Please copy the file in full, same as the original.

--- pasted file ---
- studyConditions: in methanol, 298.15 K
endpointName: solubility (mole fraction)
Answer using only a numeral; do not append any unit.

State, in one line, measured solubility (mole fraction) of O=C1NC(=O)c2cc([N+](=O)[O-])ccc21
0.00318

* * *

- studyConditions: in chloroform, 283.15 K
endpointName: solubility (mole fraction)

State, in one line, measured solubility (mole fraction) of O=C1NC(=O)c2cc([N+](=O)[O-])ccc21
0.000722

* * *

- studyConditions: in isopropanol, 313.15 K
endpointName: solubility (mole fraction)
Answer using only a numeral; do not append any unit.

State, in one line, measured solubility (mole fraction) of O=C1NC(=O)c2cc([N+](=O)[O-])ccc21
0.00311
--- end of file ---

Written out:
- studyConditions: in methanol, 298.15 K
endpointName: solubility (mole fraction)
Answer using only a numeral; do not append any unit.

State, in one line, measured solubility (mole fraction) of O=C1NC(=O)c2cc([N+](=O)[O-])ccc21
0.00318

* * *

- studyConditions: in chloroform, 283.15 K
endpointName: solubility (mole fraction)

State, in one line, measured solubility (mole fraction) of O=C1NC(=O)c2cc([N+](=O)[O-])ccc21
0.000722

* * *

- studyConditions: in isopropanol, 313.15 K
endpointName: solubility (mole fraction)
Answer using only a numeral; do not append any unit.

State, in one line, measured solubility (mole fraction) of O=C1NC(=O)c2cc([N+](=O)[O-])ccc21
0.00311